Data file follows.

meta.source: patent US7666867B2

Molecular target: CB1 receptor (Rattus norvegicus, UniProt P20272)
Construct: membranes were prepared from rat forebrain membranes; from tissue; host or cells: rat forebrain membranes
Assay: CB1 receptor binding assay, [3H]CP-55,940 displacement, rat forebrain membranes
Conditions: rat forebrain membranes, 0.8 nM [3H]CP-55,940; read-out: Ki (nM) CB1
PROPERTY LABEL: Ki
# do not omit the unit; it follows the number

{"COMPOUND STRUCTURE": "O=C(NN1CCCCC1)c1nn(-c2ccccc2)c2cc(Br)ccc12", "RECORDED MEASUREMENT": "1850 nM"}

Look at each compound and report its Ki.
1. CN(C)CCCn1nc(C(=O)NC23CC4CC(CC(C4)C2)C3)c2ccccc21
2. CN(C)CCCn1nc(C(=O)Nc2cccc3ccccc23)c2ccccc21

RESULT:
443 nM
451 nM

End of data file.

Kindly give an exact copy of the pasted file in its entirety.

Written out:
meta.source: patent US7666867B2

Molecular target: CB1 receptor (Rattus norvegicus, UniProt P20272)
Construct: membranes were prepared from rat forebrain membranes; from tissue; host or cells: rat forebrain membranes
Assay: CB1 receptor binding assay, [3H]CP-55,940 displacement, rat forebrain membranes
Conditions: rat forebrain membranes, 0.8 nM [3H]CP-55,940; read-out: Ki (nM) CB1
PROPERTY LABEL: Ki
# do not omit the unit; it follows the number

{"COMPOUND STRUCTURE": "O=C(NN1CCCCC1)c1nn(-c2ccccc2)c2cc(Br)ccc12", "RECORDED MEASUREMENT": "1850 nM"}

Look at each compound and report its Ki.
1. CN(C)CCCn1nc(C(=O)NC23CC4CC(CC(C4)C2)C3)c2ccccc21
2. CN(C)CCCn1nc(C(=O)Nc2cccc3ccccc23)c2ccccc21

RESULT:
443 nM
451 nM